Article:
As Kent said this month, you have to look to the midstream. As oil prices rise and the diversification of gas usages expands, the position of midstream providers will only become more attractive.

Kinder's acquisition of El Paso was the first of many mega deals that the market expects in the future.

The final reason I am interested in Kinder Morgan's performance today centers on one of the most important leaders in the energy sector today.

Continued Focus on Sound Management

In the mid-1990s, Enron made two critical mistakes that ultimately sparked its demise.

The first was abandoning its bread-and-butter pipeline business in order to focus on short-term alchemy in the energy markets.

The second mistake was denying Richard Kinder the opportunity to become its CEO in 1996, five years before the firm's bankruptcy.

Kinder went on to create a pipeline venture with a college friend named William Morgan (the two bought a natural gas venture from Enron in their first company deal.)

Enron went on to become the greatest corporate scandal in American history.

Today Enron leaders are still in prison, and Kinder Morgan executives are sitting on top of the energy world. I think that says a lot about the importance of sound corporate leadership.

And for investors, I think a company's leadership team is a critical thing to weigh when deciding how best to grow your money.

As Kent said last week, sound management is the most intangible factor that he considers when evaluating potential takeover targets. Kent measures "sound management" in two parts:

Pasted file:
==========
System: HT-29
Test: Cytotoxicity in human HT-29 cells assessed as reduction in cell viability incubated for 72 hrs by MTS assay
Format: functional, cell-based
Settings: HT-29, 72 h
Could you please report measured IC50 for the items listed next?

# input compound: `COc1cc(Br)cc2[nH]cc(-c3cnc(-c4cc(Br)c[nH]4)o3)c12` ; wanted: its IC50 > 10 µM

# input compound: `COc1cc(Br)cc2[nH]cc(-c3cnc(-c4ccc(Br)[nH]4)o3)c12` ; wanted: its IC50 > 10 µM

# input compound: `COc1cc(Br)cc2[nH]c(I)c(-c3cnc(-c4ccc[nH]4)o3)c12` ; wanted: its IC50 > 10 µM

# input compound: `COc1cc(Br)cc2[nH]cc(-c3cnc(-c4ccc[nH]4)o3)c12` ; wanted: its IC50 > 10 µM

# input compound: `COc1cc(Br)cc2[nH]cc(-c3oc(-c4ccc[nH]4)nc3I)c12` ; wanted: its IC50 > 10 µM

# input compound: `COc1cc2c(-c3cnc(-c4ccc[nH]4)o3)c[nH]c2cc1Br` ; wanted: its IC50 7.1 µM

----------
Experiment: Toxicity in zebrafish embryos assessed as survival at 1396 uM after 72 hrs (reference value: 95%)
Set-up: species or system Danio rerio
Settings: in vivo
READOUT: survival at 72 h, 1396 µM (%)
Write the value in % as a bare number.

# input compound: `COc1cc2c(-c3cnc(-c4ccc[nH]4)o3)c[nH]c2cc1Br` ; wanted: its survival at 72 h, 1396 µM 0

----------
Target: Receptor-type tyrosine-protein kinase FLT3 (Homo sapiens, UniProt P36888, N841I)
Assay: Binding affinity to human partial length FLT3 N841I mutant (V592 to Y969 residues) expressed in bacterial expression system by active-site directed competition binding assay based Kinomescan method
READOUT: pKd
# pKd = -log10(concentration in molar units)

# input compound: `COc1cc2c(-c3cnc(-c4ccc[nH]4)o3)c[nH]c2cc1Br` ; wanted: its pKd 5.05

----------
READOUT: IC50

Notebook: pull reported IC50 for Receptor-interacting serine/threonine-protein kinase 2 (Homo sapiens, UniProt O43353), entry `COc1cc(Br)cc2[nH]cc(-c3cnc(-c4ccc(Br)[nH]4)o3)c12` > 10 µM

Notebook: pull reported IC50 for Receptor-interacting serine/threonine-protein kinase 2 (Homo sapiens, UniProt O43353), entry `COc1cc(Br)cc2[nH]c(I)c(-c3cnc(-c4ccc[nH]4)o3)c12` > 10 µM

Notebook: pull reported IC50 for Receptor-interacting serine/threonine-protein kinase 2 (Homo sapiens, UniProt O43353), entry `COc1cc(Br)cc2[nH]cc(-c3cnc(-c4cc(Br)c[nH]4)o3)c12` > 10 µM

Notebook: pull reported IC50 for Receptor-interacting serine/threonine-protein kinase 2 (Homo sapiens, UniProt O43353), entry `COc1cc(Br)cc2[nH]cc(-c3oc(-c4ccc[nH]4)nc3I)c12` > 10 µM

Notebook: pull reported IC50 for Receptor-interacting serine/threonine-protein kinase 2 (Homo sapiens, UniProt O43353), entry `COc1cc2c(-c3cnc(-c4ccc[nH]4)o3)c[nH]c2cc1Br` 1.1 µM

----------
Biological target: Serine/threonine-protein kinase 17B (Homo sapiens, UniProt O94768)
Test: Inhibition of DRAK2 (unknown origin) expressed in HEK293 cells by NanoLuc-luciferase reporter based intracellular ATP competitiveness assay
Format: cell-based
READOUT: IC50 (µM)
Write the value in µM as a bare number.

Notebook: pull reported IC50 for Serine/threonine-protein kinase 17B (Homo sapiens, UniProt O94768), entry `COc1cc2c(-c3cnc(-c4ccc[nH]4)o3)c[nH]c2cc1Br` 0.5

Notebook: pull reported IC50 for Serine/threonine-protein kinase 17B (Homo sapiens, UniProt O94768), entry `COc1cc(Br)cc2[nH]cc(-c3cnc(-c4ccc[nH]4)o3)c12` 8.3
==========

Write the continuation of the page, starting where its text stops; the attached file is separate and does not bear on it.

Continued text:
1. The balance between debt and operational coats, and
  2. Revenue generation.

Kinder Morgan is currently sitting on a lot of debt (due to the El Paso deal). But the market and analysts seem confident, and not just because the company is the largest pipeline and storage player out there. There is great confidence in the company's leadership to steer this El Paso deal to profitability.

What's more? Kinder seems confident himself. The CEO receives an annual salary of only $1.

His earnings have come from frequent purchases of his company's stock. Appreciation over the years has made him a billionaire.

And insiders at the company continue to accumulate shares, a welcome sign from many investors.

A Bellwether of Confidence

Today, it's important to understand not just where Kinder Morgan is going, but where the natural gas markets are heading in the future.

Kinder Morgan is a bellwether of investor confidence in the marketplace. The company's activities over the last few years show the growth of the unconventional oil and gas markets, the commitment to the midstream, and the importance of sound management in any sector.

As we've said before, there are big deals on the horizon. All it takes is a little bit of confidence from the markets for the stars to align.

Even if the company is close to expectations and confidence in the company remains even lukewarm, I expect other market leaders to show confidence in boosting their midstream operations.

Disclosure: None